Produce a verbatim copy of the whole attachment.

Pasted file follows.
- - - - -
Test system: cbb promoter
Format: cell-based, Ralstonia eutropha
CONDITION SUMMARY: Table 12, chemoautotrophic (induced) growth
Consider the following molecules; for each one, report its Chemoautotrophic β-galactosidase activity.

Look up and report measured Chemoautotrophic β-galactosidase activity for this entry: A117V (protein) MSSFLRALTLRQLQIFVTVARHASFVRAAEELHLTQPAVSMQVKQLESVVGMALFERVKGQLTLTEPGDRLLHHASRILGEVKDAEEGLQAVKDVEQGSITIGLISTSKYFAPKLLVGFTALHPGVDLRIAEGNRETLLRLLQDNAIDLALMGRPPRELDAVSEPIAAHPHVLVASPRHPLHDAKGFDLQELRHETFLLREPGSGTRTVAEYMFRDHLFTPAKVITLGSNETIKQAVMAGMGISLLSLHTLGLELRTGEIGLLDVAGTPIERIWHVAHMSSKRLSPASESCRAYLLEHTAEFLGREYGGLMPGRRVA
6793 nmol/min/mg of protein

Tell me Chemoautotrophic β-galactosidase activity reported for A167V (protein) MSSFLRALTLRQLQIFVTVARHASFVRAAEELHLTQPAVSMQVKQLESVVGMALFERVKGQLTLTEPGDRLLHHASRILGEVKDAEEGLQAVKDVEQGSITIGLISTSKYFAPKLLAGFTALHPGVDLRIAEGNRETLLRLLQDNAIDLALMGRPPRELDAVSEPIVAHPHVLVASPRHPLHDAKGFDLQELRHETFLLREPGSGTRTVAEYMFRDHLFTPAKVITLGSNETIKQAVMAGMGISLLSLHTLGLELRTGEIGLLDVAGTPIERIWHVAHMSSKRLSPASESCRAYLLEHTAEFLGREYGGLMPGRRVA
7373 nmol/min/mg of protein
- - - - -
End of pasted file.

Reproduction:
Test system: cbb promoter
Format: cell-based, Ralstonia eutropha
CONDITION SUMMARY: Table 12, chemoautotrophic (induced) growth
Consider the following molecules; for each one, report its Chemoautotrophic β-galactosidase activity.

Look up and report measured Chemoautotrophic β-galactosidase activity for this entry: A117V (protein) MSSFLRALTLRQLQIFVTVARHASFVRAAEELHLTQPAVSMQVKQLESVVGMALFERVKGQLTLTEPGDRLLHHASRILGEVKDAEEGLQAVKDVEQGSITIGLISTSKYFAPKLLVGFTALHPGVDLRIAEGNRETLLRLLQDNAIDLALMGRPPRELDAVSEPIAAHPHVLVASPRHPLHDAKGFDLQELRHETFLLREPGSGTRTVAEYMFRDHLFTPAKVITLGSNETIKQAVMAGMGISLLSLHTLGLELRTGEIGLLDVAGTPIERIWHVAHMSSKRLSPASESCRAYLLEHTAEFLGREYGGLMPGRRVA
6793 nmol/min/mg of protein

Tell me Chemoautotrophic β-galactosidase activity reported for A167V (protein) MSSFLRALTLRQLQIFVTVARHASFVRAAEELHLTQPAVSMQVKQLESVVGMALFERVKGQLTLTEPGDRLLHHASRILGEVKDAEEGLQAVKDVEQGSITIGLISTSKYFAPKLLAGFTALHPGVDLRIAEGNRETLLRLLQDNAIDLALMGRPPRELDAVSEPIVAHPHVLVASPRHPLHDAKGFDLQELRHETFLLREPGSGTRTVAEYMFRDHLFTPAKVITLGSNETIKQAVMAGMGISLLSLHTLGLELRTGEIGLLDVAGTPIERIWHVAHMSSKRLSPASESCRAYLLEHTAEFLGREYGGLMPGRRVA
7373 nmol/min/mg of protein